Consumers, financial market participants, and policymakers are particularly interested in the trend, or persistent, component of inflation. But this variable is not observed, which has resulted in a variety of proposed proxy measures. Because each measure has its own strengths and weaknesses, a consensus about a preferred candidate has not emerged. Here, we introduce the Underlying Inflation Gauge (UIG) as a measure of trend inflation. Among its attractive features, the UIG is derived from a large data set that extends beyond price variables and displays greater forecast accuracy than various measures of core inflation.
R. Jason Faberman, Andreas I. Mueller, Ayşegül Şahin, Rachel Schuh, and Giorgio Topa
Most people find themselves looking for work at some point in their adult lives. But what brings employers and job seekers together? And does searching for a new job while unemployed lead to different outcomes than searching while employed? Little is known about the job search process for unemployed workers. Even less is known about the search process and outcomes for currently employed workers—so‑called “on‑the‑job” search. This Liberty Street Economics post aims to shed light on these questions and to draw some conclusions for our understanding of labor market dynamics more generally.
Why have interest rates stayed low for so long after the financial crisis—and will they remain low for the foreseeable future? One way to answer these questions is to use the accounting identity that global saving must equal physical investment spending and argue that low rates have been necessary to prop up investment spending enough to match saving. From this perspective, the extent of any recovery in interest rates depends on whether weak investment spending is driven primarily by secular demographic trends that are a long-term drag on aggregate demand or by the residual effects of the financial crisis.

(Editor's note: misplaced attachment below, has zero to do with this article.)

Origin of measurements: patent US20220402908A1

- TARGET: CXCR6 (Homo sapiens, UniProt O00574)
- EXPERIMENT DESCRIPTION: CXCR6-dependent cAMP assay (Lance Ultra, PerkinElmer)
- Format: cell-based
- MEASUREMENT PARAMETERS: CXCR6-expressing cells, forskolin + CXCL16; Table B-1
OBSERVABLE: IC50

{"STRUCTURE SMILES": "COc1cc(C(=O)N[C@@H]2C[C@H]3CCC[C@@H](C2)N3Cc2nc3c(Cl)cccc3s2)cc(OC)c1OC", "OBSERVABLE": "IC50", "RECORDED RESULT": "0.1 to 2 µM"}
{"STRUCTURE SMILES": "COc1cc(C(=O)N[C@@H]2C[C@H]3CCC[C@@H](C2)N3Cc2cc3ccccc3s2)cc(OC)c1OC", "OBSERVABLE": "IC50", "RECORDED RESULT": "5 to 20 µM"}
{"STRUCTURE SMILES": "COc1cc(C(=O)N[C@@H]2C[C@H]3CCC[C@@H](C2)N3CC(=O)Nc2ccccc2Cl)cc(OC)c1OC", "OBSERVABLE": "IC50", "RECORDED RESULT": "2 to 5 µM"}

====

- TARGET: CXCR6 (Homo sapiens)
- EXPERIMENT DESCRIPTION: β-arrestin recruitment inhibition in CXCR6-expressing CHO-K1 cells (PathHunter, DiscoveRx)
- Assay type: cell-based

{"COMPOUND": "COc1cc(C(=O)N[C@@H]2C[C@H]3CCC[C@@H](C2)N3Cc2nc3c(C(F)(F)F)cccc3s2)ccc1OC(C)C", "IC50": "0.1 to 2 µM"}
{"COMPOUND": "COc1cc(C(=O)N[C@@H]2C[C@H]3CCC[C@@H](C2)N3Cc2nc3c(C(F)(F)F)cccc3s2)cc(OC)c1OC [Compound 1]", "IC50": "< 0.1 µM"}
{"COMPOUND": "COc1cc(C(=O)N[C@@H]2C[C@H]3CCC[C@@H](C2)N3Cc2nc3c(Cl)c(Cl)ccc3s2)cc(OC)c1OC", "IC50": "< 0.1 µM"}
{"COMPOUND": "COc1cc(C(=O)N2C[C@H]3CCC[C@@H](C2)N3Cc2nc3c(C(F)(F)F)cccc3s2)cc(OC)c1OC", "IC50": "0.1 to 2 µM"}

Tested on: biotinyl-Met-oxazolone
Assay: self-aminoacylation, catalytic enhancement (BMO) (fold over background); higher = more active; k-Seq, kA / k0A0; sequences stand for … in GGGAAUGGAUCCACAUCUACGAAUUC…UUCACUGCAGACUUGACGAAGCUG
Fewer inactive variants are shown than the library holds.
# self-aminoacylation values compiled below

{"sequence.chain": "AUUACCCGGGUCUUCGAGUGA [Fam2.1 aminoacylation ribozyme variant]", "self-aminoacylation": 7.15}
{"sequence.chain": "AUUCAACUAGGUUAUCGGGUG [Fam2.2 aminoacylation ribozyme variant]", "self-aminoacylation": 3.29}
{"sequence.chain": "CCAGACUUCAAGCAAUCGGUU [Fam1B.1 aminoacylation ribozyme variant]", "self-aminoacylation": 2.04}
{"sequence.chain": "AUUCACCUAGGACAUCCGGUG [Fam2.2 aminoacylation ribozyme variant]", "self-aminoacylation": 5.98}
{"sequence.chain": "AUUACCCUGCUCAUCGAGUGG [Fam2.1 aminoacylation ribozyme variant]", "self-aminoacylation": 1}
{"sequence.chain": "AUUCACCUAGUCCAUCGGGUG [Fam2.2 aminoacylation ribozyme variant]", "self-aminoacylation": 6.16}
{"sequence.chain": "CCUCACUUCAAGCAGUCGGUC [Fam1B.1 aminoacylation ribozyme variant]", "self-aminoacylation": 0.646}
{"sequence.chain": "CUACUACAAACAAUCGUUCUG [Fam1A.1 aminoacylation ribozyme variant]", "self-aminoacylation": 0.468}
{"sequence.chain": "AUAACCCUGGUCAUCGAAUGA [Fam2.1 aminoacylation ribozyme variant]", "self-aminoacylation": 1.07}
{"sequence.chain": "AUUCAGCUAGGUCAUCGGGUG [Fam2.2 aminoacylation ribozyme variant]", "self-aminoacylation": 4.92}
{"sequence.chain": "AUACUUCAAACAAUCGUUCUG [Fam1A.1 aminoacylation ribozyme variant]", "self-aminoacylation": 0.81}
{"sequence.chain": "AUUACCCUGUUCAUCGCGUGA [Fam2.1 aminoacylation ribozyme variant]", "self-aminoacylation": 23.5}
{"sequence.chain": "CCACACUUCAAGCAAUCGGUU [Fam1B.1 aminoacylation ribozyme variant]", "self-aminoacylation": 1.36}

Marco Del Negro, Marc Giannoni, Abhi Gupta, Pearl Li, and Erica Moszkowski
This post presents the latest update of the economic forecasts generated by the Federal Reserve Bank of New York’s (FRBNY) dynamic stochastic general equilibrium (DSGE) model. We introduced this model in a series of blog posts in September 2014 and published forecasts twice a year thereafter. With this post, we move to a quarterly release schedule, and highlight how our forecasts have changed since November 2016.
Andreas Fuster, Eilidh Geddes, Benedict Guttman-Kenney, and Andrew Haughwout
Housing is by far the most important asset for most households, and, not coincidentally, housing debt dwarfs other household liabilities. The relationship between housing debt and housing values figures significantly in financial and macroeconomic stability, as events during the housing bust of 2006-12 clearly demonstrated. This week, Liberty Street Economics presents five posts touching on various aspects of housing, from the changing relationship between mortgage debt and housing equity to the future of homeownership. In today’s post, we provide estimates of housing equity and explore how vulnerable households are to declines in house prices, using methods introduced in our paper “Tracking and Stress Testing U.S. Household Leverage.”
Liberty Street Economics features insight and analysis from New York Fed economists working at the intersection of research and policy. Launched in 2011, the blog takes its name from the Bank’s headquarters at 33 Liberty Street in Manhattan’s Financial District.
The editors are Michael Fleming, Andrew Haughwout, Thomas Klitgaard, and Asani Sarkar, all economists in the Bank’s Research Group.
The views expressed are those of the authors, and do not necessarily reflect the position of the New York Fed or the Federal Reserve System.